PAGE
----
Figures reveal average weekly earnings in Ireland in second quarter of 2020 were €819.13
Average hourly earnings increased by nearly €2 to over €25 in the second quarter of the year.
A new report published by the Central Statistics Office (CSO) shows the impact of the pandemic on different job sectors across the country.
Figures revealed that average weekly earnings in the second quarter of 2020 were €819.13, following an increase of 2.9% between the first and second quarter of this year.
Average hourly earnings, meanwhile, increased by 7.9% to €25.57 from €23.69 in Q2 2019, according to the report published on Tuesday.
"In a positively skewed earnings distribution, mean earnings are greater than median earnings as the mean is increased by those higher earners. In such cases median earnings (the middle earner in the economy or sector) may be a more reflective figure of the average earnings of employees in the economy or sector."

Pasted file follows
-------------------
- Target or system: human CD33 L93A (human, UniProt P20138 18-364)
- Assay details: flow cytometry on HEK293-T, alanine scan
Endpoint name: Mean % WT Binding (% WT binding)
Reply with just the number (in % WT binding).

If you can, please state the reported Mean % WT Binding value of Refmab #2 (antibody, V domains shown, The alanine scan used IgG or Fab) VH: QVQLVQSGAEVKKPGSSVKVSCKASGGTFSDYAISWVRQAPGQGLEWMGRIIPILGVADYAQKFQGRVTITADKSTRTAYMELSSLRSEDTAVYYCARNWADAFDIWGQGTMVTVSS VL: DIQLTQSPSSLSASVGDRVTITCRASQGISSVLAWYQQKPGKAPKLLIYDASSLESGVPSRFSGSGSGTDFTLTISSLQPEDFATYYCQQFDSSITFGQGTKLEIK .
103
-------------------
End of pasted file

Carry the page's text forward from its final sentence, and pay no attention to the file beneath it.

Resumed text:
The figures showed that employees working in IT continue to take home the biggest salaries, while those in the hospitality sector get paid the least.
The report found that between the first and second quarter of 2020, the number of jobs fell by 13.5% with all economic sectors experiencing decreases as the Irish economy ground to a halt due to worldwide lockdown measures that were implemented due to Covid-19.
It states that the accommodation and food industry took the biggest hit, with a 61% reduction in employments, while the arts and entertainment industry also took a major hit, with a 39% decrease.
Overall, largely due to the Temporary Wage Subsidy Scheme (TWSS), average hourly other labour costs decreased by 36% to €2.44 in the second quarter of this year from €3.81 in the same period in 2019.
Commenting on the figures, Louise Egan, Statistician with the CSO, said: "When considering the change in earnings, it should be noted that there may be a compositional effect due to the significant changes in employment in certain sectors.
"The composition of the labour market in Q2 2020 is very different to the composition of the labour market in previous quarters, including Q2 2019, against which the annual changes are measured, with significantly fewer employments in certain sectors in Q2 2020.
"The increase in average weekly earnings may be impacted to some degree by those employments that have left a sector having lower average earnings than those employments that remained in the sector in both quarters."